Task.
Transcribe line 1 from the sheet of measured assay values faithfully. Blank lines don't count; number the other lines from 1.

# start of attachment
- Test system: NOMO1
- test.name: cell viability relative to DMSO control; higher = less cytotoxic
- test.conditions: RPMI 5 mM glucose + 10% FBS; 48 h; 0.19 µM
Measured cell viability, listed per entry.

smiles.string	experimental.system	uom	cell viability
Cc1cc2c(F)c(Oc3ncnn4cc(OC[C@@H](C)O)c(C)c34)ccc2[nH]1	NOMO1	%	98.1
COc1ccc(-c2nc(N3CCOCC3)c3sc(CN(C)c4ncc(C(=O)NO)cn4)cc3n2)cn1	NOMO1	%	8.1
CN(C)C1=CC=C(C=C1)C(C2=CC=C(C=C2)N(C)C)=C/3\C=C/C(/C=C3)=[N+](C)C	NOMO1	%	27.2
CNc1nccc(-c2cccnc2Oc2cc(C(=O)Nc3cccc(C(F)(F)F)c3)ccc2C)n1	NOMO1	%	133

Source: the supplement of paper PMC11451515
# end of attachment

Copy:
- Test system: NOMO1